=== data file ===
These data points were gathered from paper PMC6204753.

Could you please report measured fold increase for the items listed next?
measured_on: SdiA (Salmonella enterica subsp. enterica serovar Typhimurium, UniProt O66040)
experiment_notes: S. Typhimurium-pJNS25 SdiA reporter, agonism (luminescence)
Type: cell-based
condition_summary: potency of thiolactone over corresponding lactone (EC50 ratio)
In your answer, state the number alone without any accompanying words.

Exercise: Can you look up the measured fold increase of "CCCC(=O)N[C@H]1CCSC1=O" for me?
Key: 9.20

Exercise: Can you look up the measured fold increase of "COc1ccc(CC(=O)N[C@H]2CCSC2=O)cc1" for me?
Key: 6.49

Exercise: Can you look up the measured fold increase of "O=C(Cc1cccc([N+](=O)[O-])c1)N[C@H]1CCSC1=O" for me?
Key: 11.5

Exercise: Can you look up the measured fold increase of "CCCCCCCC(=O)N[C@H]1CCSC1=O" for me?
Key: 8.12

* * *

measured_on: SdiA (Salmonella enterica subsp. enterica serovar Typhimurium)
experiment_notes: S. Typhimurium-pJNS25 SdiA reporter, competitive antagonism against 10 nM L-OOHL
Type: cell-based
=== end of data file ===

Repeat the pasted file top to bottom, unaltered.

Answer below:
These data points were gathered from paper PMC6204753.

Could you please report measured fold increase for the items listed next?
measured_on: SdiA (Salmonella enterica subsp. enterica serovar Typhimurium, UniProt O66040)
experiment_notes: S. Typhimurium-pJNS25 SdiA reporter, agonism (luminescence)
Type: cell-based
condition_summary: potency of thiolactone over corresponding lactone (EC50 ratio)
In your answer, state the number alone without any accompanying words.

Exercise: Can you look up the measured fold increase of "CCCC(=O)N[C@H]1CCSC1=O" for me?
Key: 9.20

Exercise: Can you look up the measured fold increase of "COc1ccc(CC(=O)N[C@H]2CCSC2=O)cc1" for me?
Key: 6.49

Exercise: Can you look up the measured fold increase of "O=C(Cc1cccc([N+](=O)[O-])c1)N[C@H]1CCSC1=O" for me?
Key: 11.5

Exercise: Can you look up the measured fold increase of "CCCCCCCC(=O)N[C@H]1CCSC1=O" for me?
Key: 8.12

* * *

measured_on: SdiA (Salmonella enterica subsp. enterica serovar Typhimurium)
experiment_notes: S. Typhimurium-pJNS25 SdiA reporter, competitive antagonism against 10 nM L-OOHL
Type: cell-based